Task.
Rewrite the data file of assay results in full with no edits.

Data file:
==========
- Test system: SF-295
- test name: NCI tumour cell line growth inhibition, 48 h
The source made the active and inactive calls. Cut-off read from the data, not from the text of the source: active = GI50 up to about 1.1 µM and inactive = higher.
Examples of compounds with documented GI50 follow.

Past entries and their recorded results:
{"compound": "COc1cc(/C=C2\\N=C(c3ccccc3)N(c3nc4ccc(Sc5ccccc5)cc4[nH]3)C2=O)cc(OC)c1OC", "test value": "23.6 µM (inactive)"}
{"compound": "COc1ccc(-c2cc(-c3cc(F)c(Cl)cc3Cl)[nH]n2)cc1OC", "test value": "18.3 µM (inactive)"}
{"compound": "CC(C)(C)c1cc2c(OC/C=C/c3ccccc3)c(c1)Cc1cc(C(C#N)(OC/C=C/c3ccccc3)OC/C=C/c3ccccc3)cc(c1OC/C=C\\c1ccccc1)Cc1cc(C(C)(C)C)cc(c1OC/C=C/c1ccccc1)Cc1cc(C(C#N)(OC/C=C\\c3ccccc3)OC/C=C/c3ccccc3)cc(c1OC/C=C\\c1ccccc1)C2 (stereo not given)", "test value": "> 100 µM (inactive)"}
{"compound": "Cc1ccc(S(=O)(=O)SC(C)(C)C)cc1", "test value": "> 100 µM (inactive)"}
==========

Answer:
- Test system: SF-295
- test name: NCI tumour cell line growth inhibition, 48 h
The source made the active and inactive calls. Cut-off read from the data, not from the text of the source: active = GI50 up to about 1.1 µM and inactive = higher.
Examples of compounds with documented GI50 follow.

Past entries and their recorded results:
{"compound": "COc1cc(/C=C2\\N=C(c3ccccc3)N(c3nc4ccc(Sc5ccccc5)cc4[nH]3)C2=O)cc(OC)c1OC", "test value": "23.6 µM (inactive)"}
{"compound": "COc1ccc(-c2cc(-c3cc(F)c(Cl)cc3Cl)[nH]n2)cc1OC", "test value": "18.3 µM (inactive)"}
{"compound": "CC(C)(C)c1cc2c(OC/C=C/c3ccccc3)c(c1)Cc1cc(C(C#N)(OC/C=C/c3ccccc3)OC/C=C/c3ccccc3)cc(c1OC/C=C\\c1ccccc1)Cc1cc(C(C)(C)C)cc(c1OC/C=C/c1ccccc1)Cc1cc(C(C#N)(OC/C=C\\c3ccccc3)OC/C=C/c3ccccc3)cc(c1OC/C=C\\c1ccccc1)C2 (stereo not given)", "test value": "> 100 µM (inactive)"}
{"compound": "Cc1ccc(S(=O)(=O)SC(C)(C)C)cc1", "test value": "> 100 µM (inactive)"}